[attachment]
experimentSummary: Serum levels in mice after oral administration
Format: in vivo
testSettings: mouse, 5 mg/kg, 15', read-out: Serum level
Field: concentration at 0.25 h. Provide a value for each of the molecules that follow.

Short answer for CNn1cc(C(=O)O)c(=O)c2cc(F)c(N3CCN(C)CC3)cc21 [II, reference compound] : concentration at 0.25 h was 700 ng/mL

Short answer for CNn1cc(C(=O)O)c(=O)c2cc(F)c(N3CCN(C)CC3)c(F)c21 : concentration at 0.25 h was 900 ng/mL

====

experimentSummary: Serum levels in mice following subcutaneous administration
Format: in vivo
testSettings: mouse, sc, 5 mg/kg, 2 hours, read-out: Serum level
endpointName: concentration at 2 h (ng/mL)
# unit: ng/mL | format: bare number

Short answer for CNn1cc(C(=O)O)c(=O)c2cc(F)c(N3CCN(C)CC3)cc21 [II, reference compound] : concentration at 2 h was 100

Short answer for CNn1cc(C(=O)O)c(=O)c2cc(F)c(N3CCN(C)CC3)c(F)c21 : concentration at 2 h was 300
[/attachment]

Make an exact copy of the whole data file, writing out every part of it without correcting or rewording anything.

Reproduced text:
experimentSummary: Serum levels in mice after oral administration
Format: in vivo
testSettings: mouse, 5 mg/kg, 15', read-out: Serum level
Field: concentration at 0.25 h. Provide a value for each of the molecules that follow.

Short answer for CNn1cc(C(=O)O)c(=O)c2cc(F)c(N3CCN(C)CC3)cc21 [II, reference compound] : concentration at 0.25 h was 700 ng/mL

Short answer for CNn1cc(C(=O)O)c(=O)c2cc(F)c(N3CCN(C)CC3)c(F)c21 : concentration at 0.25 h was 900 ng/mL

====

experimentSummary: Serum levels in mice following subcutaneous administration
Format: in vivo
testSettings: mouse, sc, 5 mg/kg, 2 hours, read-out: Serum level
endpointName: concentration at 2 h (ng/mL)
# unit: ng/mL | format: bare number

Short answer for CNn1cc(C(=O)O)c(=O)c2cc(F)c(N3CCN(C)CC3)cc21 [II, reference compound] : concentration at 2 h was 100

Short answer for CNn1cc(C(=O)O)c(=O)c2cc(F)c(N3CCN(C)CC3)c(F)c21 : concentration at 2 h was 300